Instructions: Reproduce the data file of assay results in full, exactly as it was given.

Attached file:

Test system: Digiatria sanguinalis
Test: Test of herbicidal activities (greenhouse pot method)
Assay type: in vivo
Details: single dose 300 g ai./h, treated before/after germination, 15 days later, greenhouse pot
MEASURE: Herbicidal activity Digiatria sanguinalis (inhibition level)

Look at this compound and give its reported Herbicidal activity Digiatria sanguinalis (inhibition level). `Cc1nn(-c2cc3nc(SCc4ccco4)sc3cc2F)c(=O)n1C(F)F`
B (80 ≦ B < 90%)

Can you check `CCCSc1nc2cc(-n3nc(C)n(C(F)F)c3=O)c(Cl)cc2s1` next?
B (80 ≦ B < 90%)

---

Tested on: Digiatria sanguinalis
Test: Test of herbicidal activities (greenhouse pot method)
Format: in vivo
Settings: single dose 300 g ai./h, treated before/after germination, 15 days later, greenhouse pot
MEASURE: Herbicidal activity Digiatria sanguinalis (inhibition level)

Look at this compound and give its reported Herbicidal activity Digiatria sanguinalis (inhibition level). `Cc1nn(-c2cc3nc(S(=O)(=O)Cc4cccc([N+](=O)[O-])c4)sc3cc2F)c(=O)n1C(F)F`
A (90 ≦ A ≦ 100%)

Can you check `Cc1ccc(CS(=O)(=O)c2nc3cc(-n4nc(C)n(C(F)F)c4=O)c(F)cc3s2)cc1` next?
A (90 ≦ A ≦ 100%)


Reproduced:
Test system: Digiatria sanguinalis
Test: Test of herbicidal activities (greenhouse pot method)
Assay type: in vivo
Details: single dose 300 g ai./h, treated before/after germination, 15 days later, greenhouse pot
MEASURE: Herbicidal activity Digiatria sanguinalis (inhibition level)

Look at this compound and give its reported Herbicidal activity Digiatria sanguinalis (inhibition level). `Cc1nn(-c2cc3nc(SCc4ccco4)sc3cc2F)c(=O)n1C(F)F`
B (80 ≦ B < 90%)

Can you check `CCCSc1nc2cc(-n3nc(C)n(C(F)F)c3=O)c(Cl)cc2s1` next?
B (80 ≦ B < 90%)

---

Tested on: Digiatria sanguinalis
Test: Test of herbicidal activities (greenhouse pot method)
Format: in vivo
Settings: single dose 300 g ai./h, treated before/after germination, 15 days later, greenhouse pot
MEASURE: Herbicidal activity Digiatria sanguinalis (inhibition level)

Look at this compound and give its reported Herbicidal activity Digiatria sanguinalis (inhibition level). `Cc1nn(-c2cc3nc(S(=O)(=O)Cc4cccc([N+](=O)[O-])c4)sc3cc2F)c(=O)n1C(F)F`
A (90 ≦ A ≦ 100%)

Can you check `Cc1ccc(CS(=O)(=O)c2nc3cc(-n4nc(C)n(C(F)F)c4=O)c(F)cc3s2)cc1` next?
A (90 ≦ A ≦ 100%)